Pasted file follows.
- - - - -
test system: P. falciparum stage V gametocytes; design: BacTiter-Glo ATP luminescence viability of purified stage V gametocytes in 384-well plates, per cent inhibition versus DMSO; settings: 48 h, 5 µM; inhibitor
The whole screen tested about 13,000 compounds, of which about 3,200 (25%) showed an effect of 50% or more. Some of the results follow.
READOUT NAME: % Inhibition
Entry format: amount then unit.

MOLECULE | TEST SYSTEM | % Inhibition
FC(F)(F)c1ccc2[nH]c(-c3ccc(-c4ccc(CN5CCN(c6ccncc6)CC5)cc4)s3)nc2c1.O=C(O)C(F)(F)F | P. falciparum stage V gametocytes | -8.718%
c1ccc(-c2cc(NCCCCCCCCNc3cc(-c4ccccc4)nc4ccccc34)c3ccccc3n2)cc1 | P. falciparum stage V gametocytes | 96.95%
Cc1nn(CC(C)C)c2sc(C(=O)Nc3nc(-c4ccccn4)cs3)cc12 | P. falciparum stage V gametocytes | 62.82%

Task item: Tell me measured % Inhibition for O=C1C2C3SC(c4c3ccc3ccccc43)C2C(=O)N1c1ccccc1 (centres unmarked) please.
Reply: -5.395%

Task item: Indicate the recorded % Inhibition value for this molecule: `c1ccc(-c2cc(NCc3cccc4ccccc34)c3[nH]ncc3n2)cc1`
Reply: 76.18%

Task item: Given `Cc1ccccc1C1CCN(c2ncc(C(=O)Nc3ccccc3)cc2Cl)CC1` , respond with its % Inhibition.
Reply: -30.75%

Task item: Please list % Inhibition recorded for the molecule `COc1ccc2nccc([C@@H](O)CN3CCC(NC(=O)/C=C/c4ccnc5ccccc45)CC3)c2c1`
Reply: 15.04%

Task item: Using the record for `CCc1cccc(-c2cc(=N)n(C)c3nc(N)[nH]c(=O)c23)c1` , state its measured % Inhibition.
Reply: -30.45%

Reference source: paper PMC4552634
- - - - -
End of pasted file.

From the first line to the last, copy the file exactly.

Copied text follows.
test system: P. falciparum stage V gametocytes; design: BacTiter-Glo ATP luminescence viability of purified stage V gametocytes in 384-well plates, per cent inhibition versus DMSO; settings: 48 h, 5 µM; inhibitor
The whole screen tested about 13,000 compounds, of which about 3,200 (25%) showed an effect of 50% or more. Some of the results follow.
READOUT NAME: % Inhibition
Entry format: amount then unit.

MOLECULE | TEST SYSTEM | % Inhibition
FC(F)(F)c1ccc2[nH]c(-c3ccc(-c4ccc(CN5CCN(c6ccncc6)CC5)cc4)s3)nc2c1.O=C(O)C(F)(F)F | P. falciparum stage V gametocytes | -8.718%
c1ccc(-c2cc(NCCCCCCCCNc3cc(-c4ccccc4)nc4ccccc34)c3ccccc3n2)cc1 | P. falciparum stage V gametocytes | 96.95%
Cc1nn(CC(C)C)c2sc(C(=O)Nc3nc(-c4ccccn4)cs3)cc12 | P. falciparum stage V gametocytes | 62.82%

Task item: Tell me measured % Inhibition for O=C1C2C3SC(c4c3ccc3ccccc43)C2C(=O)N1c1ccccc1 (centres unmarked) please.
Reply: -5.395%

Task item: Indicate the recorded % Inhibition value for this molecule: `c1ccc(-c2cc(NCc3cccc4ccccc34)c3[nH]ncc3n2)cc1`
Reply: 76.18%

Task item: Given `Cc1ccccc1C1CCN(c2ncc(C(=O)Nc3ccccc3)cc2Cl)CC1` , respond with its % Inhibition.
Reply: -30.75%

Task item: Please list % Inhibition recorded for the molecule `COc1ccc2nccc([C@@H](O)CN3CCC(NC(=O)/C=C/c4ccnc5ccccc45)CC3)c2c1`
Reply: 15.04%

Task item: Using the record for `CCc1cccc(-c2cc(=N)n(C)c3nc(N)[nH]c(=O)c23)c1` , state its measured % Inhibition.
Reply: -30.45%

Reference source: paper PMC4552634